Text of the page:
The science shows that magnetic pole reversal is – in terms of geologic time scales – a common occurrence that happens gradually over millennia. While the conditions that cause polarity reversals are not entirely predictable – the north pole's movement could subtly change direction, for instance – there is nothing in the millions of years of geologic record to suggest that any of the 2012 doomsday scenarios connected to a pole reversal should be taken seriously. A reversal might, however, be good business for manufacturers.

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encoded
3.9 / 5 (7) Nov 30, 2011
you have got to be kidding
kevinrtrs
1.3 / 5 (16) Dec 01, 2011
Geophysicists are pretty sure that the reason Earth has a magnetic field is because its solid iron core is surrounded by a fluid ocean of hot, liquid metal

One needs to read this carefully and take the insinuation with a rock of salt.
Even though the Geophysss would like to create the impression of absolute certainty, it's not so. The computer simulations are so complex that no conclusive statements can be made.
The one reason for the complexity is that the model needs to show that the field is self-sustaining and capable of surviving for billions of years, contrary to the hard reality that actual, physical verifiable measurements show that the field strength is rapidly decreasing.
The far simpler and more realistic explanation for the existence and state of the field is that it had a once off kick-start and is now in natural exponential decay. The actual measurements fit this model far better.
However, philosophic considerations dictate matters. So there it is.
fmfbrestel
5 / 5 (7) Dec 01, 2011
Earth has settled in the last 20 million years into a pattern of a pole reversal about every 200,000 to 300,000 years, although it has been more than twice that long since the last reversal.

...

And while reversals have happened more frequently in "recent" years, when dinosaurs walked Earth a reversal was more likely to happen only about every one million years.


how do those statements (unless your contention is that they are lies) fit anywhere close to:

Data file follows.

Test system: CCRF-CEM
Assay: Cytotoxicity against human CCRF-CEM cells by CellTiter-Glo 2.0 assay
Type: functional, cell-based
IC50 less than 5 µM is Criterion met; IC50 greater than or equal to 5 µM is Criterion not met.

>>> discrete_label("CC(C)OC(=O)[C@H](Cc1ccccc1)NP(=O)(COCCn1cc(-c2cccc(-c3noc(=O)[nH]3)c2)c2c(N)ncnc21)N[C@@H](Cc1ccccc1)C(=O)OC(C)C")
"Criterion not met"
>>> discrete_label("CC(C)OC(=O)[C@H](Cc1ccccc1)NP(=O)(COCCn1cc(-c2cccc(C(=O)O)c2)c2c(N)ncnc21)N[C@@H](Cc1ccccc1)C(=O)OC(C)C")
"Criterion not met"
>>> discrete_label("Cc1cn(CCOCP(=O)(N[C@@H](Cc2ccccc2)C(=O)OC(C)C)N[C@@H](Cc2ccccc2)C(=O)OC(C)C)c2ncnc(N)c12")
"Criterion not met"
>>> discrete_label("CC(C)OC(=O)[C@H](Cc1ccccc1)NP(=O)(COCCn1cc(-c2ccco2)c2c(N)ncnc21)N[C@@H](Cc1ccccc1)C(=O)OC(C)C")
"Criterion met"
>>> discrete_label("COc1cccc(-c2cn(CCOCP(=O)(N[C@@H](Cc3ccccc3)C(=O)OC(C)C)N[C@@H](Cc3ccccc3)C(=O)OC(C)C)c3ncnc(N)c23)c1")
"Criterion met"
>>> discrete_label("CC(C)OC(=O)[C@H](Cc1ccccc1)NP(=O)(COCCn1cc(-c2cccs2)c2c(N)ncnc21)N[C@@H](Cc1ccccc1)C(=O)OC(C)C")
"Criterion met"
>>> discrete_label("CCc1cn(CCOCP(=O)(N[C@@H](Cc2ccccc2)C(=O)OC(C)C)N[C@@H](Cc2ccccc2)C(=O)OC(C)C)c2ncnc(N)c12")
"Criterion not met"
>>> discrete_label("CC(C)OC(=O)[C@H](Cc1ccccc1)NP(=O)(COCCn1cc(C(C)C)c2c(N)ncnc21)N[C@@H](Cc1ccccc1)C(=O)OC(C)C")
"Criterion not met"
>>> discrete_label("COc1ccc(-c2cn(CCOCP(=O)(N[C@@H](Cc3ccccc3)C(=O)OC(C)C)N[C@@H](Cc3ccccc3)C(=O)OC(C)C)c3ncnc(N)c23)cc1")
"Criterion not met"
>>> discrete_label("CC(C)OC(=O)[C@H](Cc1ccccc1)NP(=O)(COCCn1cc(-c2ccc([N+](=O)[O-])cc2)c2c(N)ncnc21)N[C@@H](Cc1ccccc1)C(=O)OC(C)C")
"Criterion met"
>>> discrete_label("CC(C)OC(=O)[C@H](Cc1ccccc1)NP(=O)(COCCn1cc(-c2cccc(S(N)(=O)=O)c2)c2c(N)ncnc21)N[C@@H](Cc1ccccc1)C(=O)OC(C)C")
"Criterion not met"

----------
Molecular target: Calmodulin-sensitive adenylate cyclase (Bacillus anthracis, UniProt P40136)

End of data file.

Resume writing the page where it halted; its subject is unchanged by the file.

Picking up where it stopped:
The far simpler and more realistic explanation for the existence and state of the field is that it had a once off kick-start and is now in natural exponential decay. The actual measurements fit this model far better.


??

They were slow, then they sped up, and now they are slowing down again.

If we are measuring deception, I think your statements fit the model of a lie far better.
kevinrtrs
1.3 / 5 (16) Dec 01, 2011
A reversal happens over hundreds or thousands of years

I don't know where the authors got this particular statement from but some volcanic activities show that reversals occur[ed] over a very short space of time, weeks or months at the most.
One problem with long slow reversals is the question it raises over just what happens if the field reverses and diminishes for such a long time? Just how weak does it actually get and what are the effects? Making statements that it doesn't get "THAT" weak begs the question as to whether anyone has observed such a change and recorded its characteristics so that we can know it doesn't get "that" weak". The authors are simply guessing and hoping they can get away with no supporting evidence.
kevinrtrs
1.3 / 5 (15) Dec 01, 2011
They were slow, then they sped up, and now they are slowing down again.

You of course have evidence that this is the case, contrary to what we can actually observe and what people have observed through measurements over the past 150 years?
Do you have measurements taken 150 million years ago? You don't. All measurements referring to that kind of age are inferred and attributed according to how the age of the rocks are determined - based on controversial assumptions.
Actual records of measurements beat those anytime.
Callippo
1.3 / 5 (12) Dec 01, 2011
IMO the geomagnetic poles are switched with distribution of dark matter mass inside of solar system. When the solar system is going to pass through dark matter at the galactic plane, then the center of mass of Earth is shifted and the liquid mantle circulation is affected with it. The antineutrinos tend to accelerate the decay of radioactive elements inside of Earth mantle and the they're increase the speed of its circulation. The solar activity IMO cannot influence of Earth mantle motion directly, but they're correlated mutually in time, because the neutrino distribution inside of solar system affects the circulation of solar plasma as well. When the center of mass is shifted bellow surface of Sun, it could stop the circulation of solar plasma, it's overheating which leads to the sunspots, protuberance and solar flare formation. The distribution of planets inside of solar system can play its role too, because it affects the location of center of mass heavily.